For actors (particularly those starting out), an interesting and engaging headshot (or these days a set of headshots) that shows you at your best while also showcasing some of your unique qualities is the most essential tool for getting an agent and more importantly getting good auditions.
For so many of my actor clients, the feedback always comes back consistent: once they get the right headshot(s) there is almost always an upsurge in the amount of castings that they called into. Put simply, a good headshot won’t guarantee you the gig, but it will get you in front of castings directors.
How to plan a successful headshot session.
You have to start by finding a photographer whose style and portfolio you really love. Someone you feel confident has a style (and a process) that can get you the best shots and also who can help you identify the best shots during the shoot process. It’s understandable to choose based mainly on price but if you can get past that you will be in a better position to book the best photographer and to move your career forward.
It’s also good to do a bit of research into your chosen photographer’s work. Have a chat to them and see if you like the way they communicate and assess their portfolio and read some reviews. Take a note of how they light and pose the actors they shoot and whether they get good light into the eyes.
Also start to plan out some looks for yourself and make sure you have what you need clothing wise to capture the looks you want to achieve. Arriving with some random clothing stuffed into a bag is the worst way to start a shoot and clothes need to be prepped i.e washed, ironed or steamed and hung on hangers so they are ready to shoot.
Lookalikes and the Doppelgänger effect.
Once you get photographing a face properly you will often see the Celebrity lookalike(s) of the actor you are shooting with. This is really fun but also gives valuable insight into the types of looks and roles an actor might be best suited to. It also gives actors a way of researching the best type of clothing hairstyles and overall styling as they move forward into their career.
Why are they are called headshots when they actually are “face” shots?
Clothing is important, but what’s often more important is the “face” and how you work to find engaging and interesting expressions that bring focus to the eyes. Also working your jawline into the right spot will help ensure a flattering photograph. The camera tends to view whats in front of it as flat and using angles and light to create peripheral depth will improve how the face is captured.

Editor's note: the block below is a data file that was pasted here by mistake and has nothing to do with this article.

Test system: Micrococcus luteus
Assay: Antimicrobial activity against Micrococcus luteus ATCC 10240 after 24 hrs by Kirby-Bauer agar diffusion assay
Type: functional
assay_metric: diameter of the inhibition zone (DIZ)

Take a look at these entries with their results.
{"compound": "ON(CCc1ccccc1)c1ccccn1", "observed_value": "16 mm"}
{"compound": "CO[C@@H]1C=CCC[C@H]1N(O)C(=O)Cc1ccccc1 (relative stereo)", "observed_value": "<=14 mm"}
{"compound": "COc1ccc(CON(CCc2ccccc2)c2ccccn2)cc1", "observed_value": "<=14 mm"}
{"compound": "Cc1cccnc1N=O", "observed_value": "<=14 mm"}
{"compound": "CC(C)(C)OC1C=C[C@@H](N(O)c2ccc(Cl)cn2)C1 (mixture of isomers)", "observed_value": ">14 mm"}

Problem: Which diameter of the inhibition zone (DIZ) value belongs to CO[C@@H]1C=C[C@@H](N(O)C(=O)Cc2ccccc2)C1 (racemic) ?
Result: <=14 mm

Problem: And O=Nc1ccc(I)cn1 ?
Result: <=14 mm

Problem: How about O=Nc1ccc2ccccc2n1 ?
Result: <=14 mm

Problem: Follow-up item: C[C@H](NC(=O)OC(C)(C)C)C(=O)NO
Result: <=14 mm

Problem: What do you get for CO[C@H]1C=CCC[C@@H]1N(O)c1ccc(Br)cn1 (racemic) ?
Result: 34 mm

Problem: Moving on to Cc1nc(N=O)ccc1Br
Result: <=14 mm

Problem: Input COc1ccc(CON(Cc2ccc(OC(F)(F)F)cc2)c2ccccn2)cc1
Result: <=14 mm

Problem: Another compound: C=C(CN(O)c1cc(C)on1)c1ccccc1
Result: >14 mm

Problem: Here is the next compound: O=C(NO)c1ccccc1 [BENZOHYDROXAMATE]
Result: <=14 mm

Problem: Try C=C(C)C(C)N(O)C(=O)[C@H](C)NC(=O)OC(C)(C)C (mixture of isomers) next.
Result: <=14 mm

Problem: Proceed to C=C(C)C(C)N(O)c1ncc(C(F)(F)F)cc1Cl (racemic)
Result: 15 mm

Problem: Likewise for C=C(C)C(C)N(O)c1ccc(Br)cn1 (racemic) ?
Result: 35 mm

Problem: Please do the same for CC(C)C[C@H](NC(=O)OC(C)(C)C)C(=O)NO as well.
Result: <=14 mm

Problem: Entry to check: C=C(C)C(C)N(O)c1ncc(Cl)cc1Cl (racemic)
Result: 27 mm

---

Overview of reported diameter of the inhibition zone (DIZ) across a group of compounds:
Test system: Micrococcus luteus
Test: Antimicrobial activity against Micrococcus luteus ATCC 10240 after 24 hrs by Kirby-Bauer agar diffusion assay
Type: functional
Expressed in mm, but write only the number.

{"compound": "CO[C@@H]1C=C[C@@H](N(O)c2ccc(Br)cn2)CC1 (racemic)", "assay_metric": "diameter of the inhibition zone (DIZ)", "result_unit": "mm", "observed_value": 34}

Ultimately it’s the job of the photographer to guide your face into exactly the right position, then help an actor along with some good banter so you get a more genuine reaction. This ensures much more engaging and meaningful expressions can be captured.
The very best actors in the world are, without exception, brilliant with their eyes and seem to possess a calmness and stillness believability to the role they are playing. There are so many great examples of this, e.g. Phillip Seymour Hoffman in the Master (or any film to fair) and Daniel Day Lewis in his performances. The way these actors use the eyes as an acting tool is so important in the overall delivery. (below screenshots are NOT my images they are just to illustrate the point above).
At the other end of the scale in so many actors’ headshots and showreels they often seem to be staring into nothing rather than using the eyes and portraying a real connection with the scene or the dialogue.
Hair and makeup
Hair and makeup is where shoots start to get more expensive, but will enable more polished looks. It’s also a good chance for a young actor to learn what makeup works best on camera and these are insights you can used when preparing for auditions.
It’s usually the best plan to work with an artist who the photographer recommends and has worked with previously as there will be a better timing and collaborative flow.
Ideally for actor headshots you’re looking for a natural or “no makeup” type of application. This can be adjusted to capture a more dewy look which works well for giving skin some life and colour.
Hair can be managed throughout the shoot it just needs to start with some texture and hold to shoot well and look natural. Some volume can be added by flipping and or a natural wave
The image on the left is a really nice example of an (almost no makeup) look with use of natural light and a tiny bit of airbrushing. The skin looks alive and warm but the natural textures and freckles in the skin have been retained. Sublime!!
A few pre shoot tips...
By now let’s assume you’ve booked your shoot and have everything in organised a few last minute tips are below.
- Try to avoid drinking to much alcohol the night before the shoot. Opt for a night in and drink plenty of water to keep your eyes nice and clear.
- Aim to arrive a bit early so you can get settled in and ready to shoot without feeling too rushed.
Your Headshots are the job!
There was this great idea doing the rounds a while back and it came from Bryan Cranston who said when you audition it’s not to get a job, the audition is the job and you just leave your best work in the room and let go of the outcome, the same goes for headshots, it the job at hand so try to have some fun and be yourself.
Take a curious approach.
It’s good to keep curious in life and particularly in a shoot. Whether it’s about the camera, the lens or the light, anything really just try to remain engaged and interested in everything.
Hopefully this post has helped you a bit
There is so much to talk about and share on this topic. This is just a little brain dump of thoughts and ideas from my 20 odd years of photographing actors.
If you’d like to have a chat feel free to get in touch via the contact form or CALL me and we will get you on your way to the nexus of the headshot universe!